- Users who have recently installed Windows 11’s latest update have been reporting a number of problems.
- Microsoft released the update but it only reached a subset of users who signed up for the Windows Insider Program (WIP).
- The update is causing issues with a number of printers and seems to be acting as an overheating catalyst.
Ever since Windows 11 launched there have been problems. Let’s be honest, nobody wants to deal with updates that break their computer.
It seems like every time an update launches we hear about people having problems and often times Microsoft even has to delay the update due to problems.
A typical update is designed to fix bugs, improve performance and add new features. It’s hard to see how KB5010414 fits that description.
A bunch of issues in the new update
The February release of Windows Update for Windows 11 has been a bit bumpy, and many users have reported that they’re having issues after installing it.
While there’s nothing wrong with installing Microsoft’s updates, this one looks especially risky. With issues with the printer and overheating, it doesn’t seem like the ideal update.
The concerns with the February update are the same as those with most Windows updates. It seems likely that some people will find problems; some people will not.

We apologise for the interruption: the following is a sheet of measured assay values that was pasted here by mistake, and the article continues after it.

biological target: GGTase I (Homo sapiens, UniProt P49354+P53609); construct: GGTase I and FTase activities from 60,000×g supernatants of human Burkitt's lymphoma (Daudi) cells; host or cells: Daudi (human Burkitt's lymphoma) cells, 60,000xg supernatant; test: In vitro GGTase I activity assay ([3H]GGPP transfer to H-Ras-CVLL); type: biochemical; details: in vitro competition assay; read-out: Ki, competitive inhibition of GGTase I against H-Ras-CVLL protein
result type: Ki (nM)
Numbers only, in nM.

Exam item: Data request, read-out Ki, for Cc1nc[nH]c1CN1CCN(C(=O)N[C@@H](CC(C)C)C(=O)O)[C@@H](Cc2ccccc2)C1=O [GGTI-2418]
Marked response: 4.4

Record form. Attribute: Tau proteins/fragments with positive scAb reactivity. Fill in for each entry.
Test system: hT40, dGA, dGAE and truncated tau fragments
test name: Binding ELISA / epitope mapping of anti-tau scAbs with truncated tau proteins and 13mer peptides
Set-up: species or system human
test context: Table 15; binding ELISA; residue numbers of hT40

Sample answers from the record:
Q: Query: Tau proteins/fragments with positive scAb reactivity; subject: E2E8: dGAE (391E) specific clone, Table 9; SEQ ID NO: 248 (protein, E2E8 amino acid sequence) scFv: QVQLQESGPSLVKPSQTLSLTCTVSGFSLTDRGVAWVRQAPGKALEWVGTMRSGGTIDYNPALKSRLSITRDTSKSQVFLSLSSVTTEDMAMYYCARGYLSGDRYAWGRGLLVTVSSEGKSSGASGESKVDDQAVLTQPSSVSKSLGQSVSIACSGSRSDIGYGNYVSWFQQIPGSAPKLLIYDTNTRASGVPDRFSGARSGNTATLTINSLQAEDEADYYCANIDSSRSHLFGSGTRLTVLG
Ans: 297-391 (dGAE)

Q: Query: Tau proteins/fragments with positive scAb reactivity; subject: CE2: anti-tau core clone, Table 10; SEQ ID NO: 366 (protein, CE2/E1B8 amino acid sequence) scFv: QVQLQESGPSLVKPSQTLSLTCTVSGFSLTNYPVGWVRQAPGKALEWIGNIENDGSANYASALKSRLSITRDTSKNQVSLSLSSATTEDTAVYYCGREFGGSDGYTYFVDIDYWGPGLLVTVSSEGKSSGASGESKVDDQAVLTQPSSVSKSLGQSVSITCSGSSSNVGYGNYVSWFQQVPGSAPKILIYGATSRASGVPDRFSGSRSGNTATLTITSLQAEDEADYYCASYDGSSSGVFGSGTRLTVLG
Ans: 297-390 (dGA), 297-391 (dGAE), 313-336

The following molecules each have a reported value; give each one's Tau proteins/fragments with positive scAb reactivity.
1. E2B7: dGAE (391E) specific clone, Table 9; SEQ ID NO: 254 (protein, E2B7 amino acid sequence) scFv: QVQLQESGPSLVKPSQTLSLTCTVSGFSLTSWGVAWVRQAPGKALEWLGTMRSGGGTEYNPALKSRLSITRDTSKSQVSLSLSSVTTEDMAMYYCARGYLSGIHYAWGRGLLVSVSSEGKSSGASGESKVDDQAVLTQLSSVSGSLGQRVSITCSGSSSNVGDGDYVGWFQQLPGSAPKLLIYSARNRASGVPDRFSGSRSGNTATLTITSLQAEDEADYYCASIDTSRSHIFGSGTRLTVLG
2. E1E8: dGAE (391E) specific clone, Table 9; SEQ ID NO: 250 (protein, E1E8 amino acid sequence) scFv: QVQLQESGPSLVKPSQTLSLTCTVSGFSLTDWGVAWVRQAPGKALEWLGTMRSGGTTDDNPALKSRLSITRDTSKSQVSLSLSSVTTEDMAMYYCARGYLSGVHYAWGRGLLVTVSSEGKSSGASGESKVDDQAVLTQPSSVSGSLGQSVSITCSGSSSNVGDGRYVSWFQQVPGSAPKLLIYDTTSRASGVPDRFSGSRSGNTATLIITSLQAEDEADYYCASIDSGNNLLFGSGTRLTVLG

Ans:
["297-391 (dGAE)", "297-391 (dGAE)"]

The good thing is that the updates are not yet rolled out for general availability which is the essence of the Insider Program.
A fix is unlikely at this stage
The main purpose of the Insider Program is to provide early access to bugs so they can be fixed early.
While it’s true that the program has led to a number of problems, including some affecting Windows 11 itself, this has been a huge benefit for Microsoft.
Therefore, any issues reported at the moment will be patched before general availability.
Updates to roll out soon
There are two problems with the update – printer issues and overheating, and for most people, it’s not worth the risk.
These are not the only problematic updates so it is understandable why users may be sceptical about installing them.
If you recall, in January, there were problematic updates that had to be recalled and later reinstated.
It’s not all a bumpy ride
On the bright side, there’s a lot more in store for Windows 11 once these bugs are ironed out in the next update.
You can use Windows 10’s new taskbar to share a window with someone else, and Microsoft is working on an update to mute/unmute calls and chats in Microsoft Teams.
A new version of Notepad has also been added and expect a new version of Media Player.
The drag-and-drop support is also expected to make a grand return among other interesting features on the way.
Perhaps the icing on the cake will be the public availability of Android apps with third-party stores such as Epic Games Store expected soon.
For now, you can hold off on installing the update until the final version is released.
What do you think of the frequent issues with updates recently? Let us know in the comment section below.